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Population aging has resulted in an increased prevalence of long-term conditions, which has resulted in increased expenditure on the care for those affected. As a consequence, self-management has become increasingly important in health care delivery.
This meta-synthesis of qualitative papers seeks to explore the self-management of long-term conditions in the relatively new context of online communities.
The main gains found were:
• closing gaps in offline knowledge/experience;
• influence of modelling and learning behaviours from others;
• contact that validates illness and negates offline frustrations;
• tie formation and community building;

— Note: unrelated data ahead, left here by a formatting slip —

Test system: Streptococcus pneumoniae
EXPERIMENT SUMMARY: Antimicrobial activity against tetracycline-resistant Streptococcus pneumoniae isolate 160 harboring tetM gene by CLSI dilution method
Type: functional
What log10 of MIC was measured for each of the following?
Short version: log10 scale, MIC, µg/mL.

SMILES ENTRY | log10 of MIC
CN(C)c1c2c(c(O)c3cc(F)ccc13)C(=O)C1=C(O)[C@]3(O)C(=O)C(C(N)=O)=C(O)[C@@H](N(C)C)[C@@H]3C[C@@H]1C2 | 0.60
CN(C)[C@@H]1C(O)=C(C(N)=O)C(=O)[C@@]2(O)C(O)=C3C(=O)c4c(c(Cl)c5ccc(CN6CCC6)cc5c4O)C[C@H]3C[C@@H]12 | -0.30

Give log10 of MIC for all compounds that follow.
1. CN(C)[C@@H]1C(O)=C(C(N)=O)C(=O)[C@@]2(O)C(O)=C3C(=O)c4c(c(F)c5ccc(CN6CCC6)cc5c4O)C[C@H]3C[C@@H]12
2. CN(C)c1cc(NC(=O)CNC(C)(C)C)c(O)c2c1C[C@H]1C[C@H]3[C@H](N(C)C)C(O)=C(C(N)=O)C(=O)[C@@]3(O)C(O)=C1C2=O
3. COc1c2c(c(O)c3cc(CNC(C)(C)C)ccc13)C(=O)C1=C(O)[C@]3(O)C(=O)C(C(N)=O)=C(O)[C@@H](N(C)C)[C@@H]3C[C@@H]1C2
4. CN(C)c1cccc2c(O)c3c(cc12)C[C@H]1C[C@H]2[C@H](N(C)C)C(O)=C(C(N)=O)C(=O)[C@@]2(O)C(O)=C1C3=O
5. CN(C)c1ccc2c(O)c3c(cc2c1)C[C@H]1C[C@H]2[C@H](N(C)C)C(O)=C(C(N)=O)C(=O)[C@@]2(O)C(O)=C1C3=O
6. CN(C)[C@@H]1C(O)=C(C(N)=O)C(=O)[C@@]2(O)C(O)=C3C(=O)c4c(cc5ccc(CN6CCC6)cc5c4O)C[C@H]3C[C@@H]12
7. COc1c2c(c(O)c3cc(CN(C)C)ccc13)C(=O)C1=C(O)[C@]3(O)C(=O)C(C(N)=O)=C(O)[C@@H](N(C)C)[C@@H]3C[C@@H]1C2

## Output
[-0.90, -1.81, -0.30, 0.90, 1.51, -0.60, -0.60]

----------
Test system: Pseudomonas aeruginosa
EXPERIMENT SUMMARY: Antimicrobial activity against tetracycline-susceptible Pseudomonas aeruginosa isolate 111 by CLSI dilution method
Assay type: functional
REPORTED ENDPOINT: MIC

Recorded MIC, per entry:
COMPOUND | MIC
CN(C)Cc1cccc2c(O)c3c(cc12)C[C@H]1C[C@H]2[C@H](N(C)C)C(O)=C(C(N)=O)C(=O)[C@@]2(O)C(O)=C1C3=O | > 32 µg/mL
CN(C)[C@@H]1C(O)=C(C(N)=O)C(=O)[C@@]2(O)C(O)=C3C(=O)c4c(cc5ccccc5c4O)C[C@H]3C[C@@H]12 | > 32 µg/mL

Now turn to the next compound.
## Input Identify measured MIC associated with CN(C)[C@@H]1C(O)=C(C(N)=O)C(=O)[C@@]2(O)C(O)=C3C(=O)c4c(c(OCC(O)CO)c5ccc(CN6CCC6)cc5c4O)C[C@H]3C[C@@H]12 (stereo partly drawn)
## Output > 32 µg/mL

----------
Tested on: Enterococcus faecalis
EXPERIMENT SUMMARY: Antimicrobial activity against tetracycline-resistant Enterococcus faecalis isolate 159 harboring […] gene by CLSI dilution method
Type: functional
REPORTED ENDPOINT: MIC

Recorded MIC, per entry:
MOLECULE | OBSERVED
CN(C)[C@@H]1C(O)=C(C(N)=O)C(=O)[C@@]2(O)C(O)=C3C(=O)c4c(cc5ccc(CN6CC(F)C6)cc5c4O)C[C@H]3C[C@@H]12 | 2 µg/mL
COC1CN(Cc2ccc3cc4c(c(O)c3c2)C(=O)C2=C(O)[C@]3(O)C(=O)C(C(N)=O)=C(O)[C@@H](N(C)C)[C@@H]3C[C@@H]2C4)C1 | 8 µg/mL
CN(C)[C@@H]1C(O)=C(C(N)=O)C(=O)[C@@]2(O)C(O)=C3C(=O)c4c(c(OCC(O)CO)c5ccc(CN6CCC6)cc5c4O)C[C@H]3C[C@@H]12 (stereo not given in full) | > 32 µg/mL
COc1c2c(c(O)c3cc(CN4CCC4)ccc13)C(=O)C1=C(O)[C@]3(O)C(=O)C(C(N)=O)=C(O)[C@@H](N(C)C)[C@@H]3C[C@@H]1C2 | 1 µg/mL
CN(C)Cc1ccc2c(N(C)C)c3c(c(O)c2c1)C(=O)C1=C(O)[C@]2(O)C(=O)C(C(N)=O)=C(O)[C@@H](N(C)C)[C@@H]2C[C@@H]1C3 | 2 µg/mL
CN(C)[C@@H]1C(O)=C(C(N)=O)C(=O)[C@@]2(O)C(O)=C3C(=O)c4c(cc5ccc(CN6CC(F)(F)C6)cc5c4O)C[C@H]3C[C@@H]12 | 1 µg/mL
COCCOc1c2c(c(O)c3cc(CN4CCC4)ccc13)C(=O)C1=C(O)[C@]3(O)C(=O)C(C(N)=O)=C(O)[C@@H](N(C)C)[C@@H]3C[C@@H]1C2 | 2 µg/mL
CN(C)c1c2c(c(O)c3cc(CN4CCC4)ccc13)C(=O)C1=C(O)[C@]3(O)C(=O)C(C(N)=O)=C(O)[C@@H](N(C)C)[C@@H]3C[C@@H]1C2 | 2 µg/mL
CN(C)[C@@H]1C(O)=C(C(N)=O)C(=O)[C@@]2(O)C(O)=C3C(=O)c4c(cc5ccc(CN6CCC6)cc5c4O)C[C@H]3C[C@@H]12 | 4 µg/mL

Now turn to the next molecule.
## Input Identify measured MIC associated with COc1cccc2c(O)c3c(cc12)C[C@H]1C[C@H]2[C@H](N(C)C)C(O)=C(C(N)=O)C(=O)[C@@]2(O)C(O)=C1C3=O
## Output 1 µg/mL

• narrative expression and cathartic release;
• ability to ask potentially embarrassing questions as online conversations felt more anonymous
Social ties forged online provide the basis for performing relevant self-management that can improve an individual’s illness experience, tackling aspects of self-management that are particularly difficult to meet offline. This may be particularly true for those whose access to offline support is limited or absent. Help requires little negotiation online because information and support is gifted to the community by its members.